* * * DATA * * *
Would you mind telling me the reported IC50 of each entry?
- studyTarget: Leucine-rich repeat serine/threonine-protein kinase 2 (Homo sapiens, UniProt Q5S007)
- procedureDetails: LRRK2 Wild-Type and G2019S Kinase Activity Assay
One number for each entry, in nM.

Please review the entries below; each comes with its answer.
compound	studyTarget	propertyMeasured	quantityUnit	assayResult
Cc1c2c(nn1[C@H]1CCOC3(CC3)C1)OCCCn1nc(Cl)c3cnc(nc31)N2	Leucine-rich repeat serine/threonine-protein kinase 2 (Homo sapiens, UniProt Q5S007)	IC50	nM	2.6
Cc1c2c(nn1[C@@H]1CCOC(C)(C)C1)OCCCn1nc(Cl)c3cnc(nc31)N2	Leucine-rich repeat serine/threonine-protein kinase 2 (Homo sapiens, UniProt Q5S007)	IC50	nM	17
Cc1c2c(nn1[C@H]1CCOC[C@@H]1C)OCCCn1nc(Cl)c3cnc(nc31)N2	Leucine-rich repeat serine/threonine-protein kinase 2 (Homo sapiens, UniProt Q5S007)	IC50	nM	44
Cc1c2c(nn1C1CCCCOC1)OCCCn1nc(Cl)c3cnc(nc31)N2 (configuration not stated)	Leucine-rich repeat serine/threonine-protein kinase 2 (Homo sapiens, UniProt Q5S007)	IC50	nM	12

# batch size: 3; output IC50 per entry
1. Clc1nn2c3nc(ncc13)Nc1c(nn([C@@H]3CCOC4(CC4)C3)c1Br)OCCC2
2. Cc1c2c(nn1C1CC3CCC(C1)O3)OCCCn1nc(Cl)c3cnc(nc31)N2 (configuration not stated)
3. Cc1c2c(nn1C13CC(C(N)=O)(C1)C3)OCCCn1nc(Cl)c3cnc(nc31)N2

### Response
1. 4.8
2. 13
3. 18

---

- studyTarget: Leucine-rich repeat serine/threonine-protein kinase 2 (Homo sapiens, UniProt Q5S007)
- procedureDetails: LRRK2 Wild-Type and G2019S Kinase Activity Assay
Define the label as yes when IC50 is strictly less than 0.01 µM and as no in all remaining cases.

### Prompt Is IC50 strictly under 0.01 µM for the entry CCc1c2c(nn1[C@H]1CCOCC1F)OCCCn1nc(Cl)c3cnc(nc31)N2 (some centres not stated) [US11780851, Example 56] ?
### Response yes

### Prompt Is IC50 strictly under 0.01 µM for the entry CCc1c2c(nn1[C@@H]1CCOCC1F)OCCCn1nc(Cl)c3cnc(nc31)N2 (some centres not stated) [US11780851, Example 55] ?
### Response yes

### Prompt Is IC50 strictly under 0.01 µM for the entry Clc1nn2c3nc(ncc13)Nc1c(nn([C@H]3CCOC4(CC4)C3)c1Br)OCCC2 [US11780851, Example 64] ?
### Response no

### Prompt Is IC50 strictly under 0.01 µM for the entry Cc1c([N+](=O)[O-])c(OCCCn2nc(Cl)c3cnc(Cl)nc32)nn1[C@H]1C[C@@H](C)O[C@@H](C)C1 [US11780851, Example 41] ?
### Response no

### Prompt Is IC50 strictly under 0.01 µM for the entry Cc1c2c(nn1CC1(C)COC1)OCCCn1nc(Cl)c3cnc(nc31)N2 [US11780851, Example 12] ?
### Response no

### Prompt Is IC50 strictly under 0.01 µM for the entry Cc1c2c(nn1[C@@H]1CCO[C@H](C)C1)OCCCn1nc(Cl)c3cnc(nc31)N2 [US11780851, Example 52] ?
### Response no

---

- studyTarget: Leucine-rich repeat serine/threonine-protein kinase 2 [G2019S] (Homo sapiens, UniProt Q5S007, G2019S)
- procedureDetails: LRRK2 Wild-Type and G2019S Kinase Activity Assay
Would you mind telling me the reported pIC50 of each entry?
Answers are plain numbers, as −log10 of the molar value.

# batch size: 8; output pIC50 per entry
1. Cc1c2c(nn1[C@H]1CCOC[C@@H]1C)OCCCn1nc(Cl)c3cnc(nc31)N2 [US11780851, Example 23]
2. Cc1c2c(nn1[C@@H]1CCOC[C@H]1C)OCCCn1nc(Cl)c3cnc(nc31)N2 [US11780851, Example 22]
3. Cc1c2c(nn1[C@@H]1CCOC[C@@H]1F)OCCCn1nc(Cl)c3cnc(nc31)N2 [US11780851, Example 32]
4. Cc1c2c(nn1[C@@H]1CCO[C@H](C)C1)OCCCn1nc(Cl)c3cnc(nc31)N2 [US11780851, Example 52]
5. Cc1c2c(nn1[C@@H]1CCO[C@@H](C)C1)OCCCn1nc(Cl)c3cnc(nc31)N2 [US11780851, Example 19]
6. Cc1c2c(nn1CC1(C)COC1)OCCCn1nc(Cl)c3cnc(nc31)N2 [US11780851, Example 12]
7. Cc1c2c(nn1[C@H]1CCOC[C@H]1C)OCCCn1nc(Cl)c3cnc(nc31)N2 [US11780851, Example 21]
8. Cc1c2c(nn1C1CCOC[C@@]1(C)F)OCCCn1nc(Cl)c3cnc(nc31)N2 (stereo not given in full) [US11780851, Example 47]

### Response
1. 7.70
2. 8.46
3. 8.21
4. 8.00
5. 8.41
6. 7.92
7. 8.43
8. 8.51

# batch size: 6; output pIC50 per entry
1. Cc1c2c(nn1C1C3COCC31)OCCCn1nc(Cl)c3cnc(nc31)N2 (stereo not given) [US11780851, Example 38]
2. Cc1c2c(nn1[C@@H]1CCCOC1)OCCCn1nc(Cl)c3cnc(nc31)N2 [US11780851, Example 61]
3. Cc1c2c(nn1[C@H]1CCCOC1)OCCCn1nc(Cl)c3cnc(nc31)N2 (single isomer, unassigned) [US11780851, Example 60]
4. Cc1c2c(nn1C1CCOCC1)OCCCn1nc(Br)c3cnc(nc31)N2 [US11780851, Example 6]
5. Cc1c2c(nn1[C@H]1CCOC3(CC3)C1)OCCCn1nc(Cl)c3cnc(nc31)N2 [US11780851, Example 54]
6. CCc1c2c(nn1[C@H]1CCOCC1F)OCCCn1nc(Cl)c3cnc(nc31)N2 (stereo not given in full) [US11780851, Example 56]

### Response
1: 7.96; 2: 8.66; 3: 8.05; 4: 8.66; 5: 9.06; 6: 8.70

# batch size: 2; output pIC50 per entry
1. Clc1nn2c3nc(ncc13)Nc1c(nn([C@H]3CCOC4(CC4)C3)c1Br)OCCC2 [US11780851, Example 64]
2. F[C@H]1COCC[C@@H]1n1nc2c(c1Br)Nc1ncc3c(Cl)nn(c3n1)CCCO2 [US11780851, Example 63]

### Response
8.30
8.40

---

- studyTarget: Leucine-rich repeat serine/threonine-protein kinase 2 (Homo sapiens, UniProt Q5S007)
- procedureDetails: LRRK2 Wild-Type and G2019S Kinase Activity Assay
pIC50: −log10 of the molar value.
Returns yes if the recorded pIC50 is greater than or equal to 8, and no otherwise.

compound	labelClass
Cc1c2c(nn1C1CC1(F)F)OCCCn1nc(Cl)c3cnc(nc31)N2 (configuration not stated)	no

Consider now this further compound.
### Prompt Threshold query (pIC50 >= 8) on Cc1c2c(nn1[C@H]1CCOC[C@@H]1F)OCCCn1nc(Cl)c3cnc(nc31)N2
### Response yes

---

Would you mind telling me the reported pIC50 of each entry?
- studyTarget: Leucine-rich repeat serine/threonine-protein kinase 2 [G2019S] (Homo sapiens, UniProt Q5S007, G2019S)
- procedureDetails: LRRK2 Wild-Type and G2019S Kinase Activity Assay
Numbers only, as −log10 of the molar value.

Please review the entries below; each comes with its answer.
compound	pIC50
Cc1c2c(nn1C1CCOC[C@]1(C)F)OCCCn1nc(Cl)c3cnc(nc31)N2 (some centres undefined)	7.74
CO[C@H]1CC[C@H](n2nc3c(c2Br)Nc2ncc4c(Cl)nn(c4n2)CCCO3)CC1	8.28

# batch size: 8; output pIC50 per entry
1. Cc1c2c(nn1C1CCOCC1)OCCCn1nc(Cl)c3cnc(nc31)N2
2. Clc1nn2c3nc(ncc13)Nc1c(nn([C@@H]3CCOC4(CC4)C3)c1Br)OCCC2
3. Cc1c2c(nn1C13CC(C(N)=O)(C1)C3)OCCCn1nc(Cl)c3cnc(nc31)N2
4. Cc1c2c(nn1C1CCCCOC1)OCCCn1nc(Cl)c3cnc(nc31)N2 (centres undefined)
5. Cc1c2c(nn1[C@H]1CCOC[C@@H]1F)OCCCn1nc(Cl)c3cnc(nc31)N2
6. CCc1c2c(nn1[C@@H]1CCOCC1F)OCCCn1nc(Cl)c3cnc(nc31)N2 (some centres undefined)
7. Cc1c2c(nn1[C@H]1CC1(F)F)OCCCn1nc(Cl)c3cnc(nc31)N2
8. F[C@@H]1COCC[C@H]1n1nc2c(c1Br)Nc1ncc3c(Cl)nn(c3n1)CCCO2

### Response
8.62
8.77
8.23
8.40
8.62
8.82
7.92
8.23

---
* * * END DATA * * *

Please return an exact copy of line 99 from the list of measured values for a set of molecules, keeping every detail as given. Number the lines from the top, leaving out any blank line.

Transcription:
7. Cc1c2c(nn1[C@H]1CC1(F)F)OCCCn1nc(Cl)c3cnc(nc31)N2